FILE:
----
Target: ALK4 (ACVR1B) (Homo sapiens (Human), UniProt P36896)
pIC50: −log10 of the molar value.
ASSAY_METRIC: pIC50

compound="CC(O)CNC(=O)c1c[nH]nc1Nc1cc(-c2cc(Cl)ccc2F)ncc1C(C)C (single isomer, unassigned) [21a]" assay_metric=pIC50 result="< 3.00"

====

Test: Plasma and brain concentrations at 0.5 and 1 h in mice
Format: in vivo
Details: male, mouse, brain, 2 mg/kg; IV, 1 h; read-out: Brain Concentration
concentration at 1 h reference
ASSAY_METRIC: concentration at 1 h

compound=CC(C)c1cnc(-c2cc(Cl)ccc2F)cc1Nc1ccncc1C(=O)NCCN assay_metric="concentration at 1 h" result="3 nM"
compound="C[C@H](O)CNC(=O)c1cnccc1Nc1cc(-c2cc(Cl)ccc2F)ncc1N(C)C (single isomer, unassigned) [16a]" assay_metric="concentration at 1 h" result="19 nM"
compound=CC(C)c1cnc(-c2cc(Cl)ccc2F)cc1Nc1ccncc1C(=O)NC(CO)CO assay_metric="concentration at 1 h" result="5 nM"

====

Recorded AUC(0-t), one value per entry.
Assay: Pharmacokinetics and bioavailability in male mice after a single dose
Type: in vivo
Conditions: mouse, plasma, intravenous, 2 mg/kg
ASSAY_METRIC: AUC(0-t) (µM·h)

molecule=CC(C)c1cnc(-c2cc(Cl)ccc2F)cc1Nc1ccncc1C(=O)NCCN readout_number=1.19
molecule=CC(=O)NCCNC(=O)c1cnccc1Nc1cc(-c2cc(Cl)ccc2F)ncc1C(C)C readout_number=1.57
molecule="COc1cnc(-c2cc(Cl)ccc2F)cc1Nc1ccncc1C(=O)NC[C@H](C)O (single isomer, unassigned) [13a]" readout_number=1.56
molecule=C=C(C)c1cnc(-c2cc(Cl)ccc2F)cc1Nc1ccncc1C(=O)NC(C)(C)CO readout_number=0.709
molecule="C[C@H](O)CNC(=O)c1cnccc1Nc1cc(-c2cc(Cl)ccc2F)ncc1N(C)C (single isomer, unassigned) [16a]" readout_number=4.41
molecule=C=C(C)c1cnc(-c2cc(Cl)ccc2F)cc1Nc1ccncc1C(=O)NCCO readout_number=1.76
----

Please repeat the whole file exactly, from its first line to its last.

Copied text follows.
Target: ALK4 (ACVR1B) (Homo sapiens (Human), UniProt P36896)
pIC50: −log10 of the molar value.
ASSAY_METRIC: pIC50

compound="CC(O)CNC(=O)c1c[nH]nc1Nc1cc(-c2cc(Cl)ccc2F)ncc1C(C)C (single isomer, unassigned) [21a]" assay_metric=pIC50 result="< 3.00"

====

Test: Plasma and brain concentrations at 0.5 and 1 h in mice
Format: in vivo
Details: male, mouse, brain, 2 mg/kg; IV, 1 h; read-out: Brain Concentration
concentration at 1 h reference
ASSAY_METRIC: concentration at 1 h

compound=CC(C)c1cnc(-c2cc(Cl)ccc2F)cc1Nc1ccncc1C(=O)NCCN assay_metric="concentration at 1 h" result="3 nM"
compound="C[C@H](O)CNC(=O)c1cnccc1Nc1cc(-c2cc(Cl)ccc2F)ncc1N(C)C (single isomer, unassigned) [16a]" assay_metric="concentration at 1 h" result="19 nM"
compound=CC(C)c1cnc(-c2cc(Cl)ccc2F)cc1Nc1ccncc1C(=O)NC(CO)CO assay_metric="concentration at 1 h" result="5 nM"

====

Recorded AUC(0-t), one value per entry.
Assay: Pharmacokinetics and bioavailability in male mice after a single dose
Type: in vivo
Conditions: mouse, plasma, intravenous, 2 mg/kg
ASSAY_METRIC: AUC(0-t) (µM·h)

molecule=CC(C)c1cnc(-c2cc(Cl)ccc2F)cc1Nc1ccncc1C(=O)NCCN readout_number=1.19
molecule=CC(=O)NCCNC(=O)c1cnccc1Nc1cc(-c2cc(Cl)ccc2F)ncc1C(C)C readout_number=1.57
molecule="COc1cnc(-c2cc(Cl)ccc2F)cc1Nc1ccncc1C(=O)NC[C@H](C)O (single isomer, unassigned) [13a]" readout_number=1.56
molecule=C=C(C)c1cnc(-c2cc(Cl)ccc2F)cc1Nc1ccncc1C(=O)NC(C)(C)CO readout_number=0.709
molecule="C[C@H](O)CNC(=O)c1cnccc1Nc1cc(-c2cc(Cl)ccc2F)ncc1N(C)C (single isomer, unassigned) [16a]" readout_number=4.41
molecule=C=C(C)c1cnc(-c2cc(Cl)ccc2F)cc1Nc1ccncc1C(=O)NCCO readout_number=1.76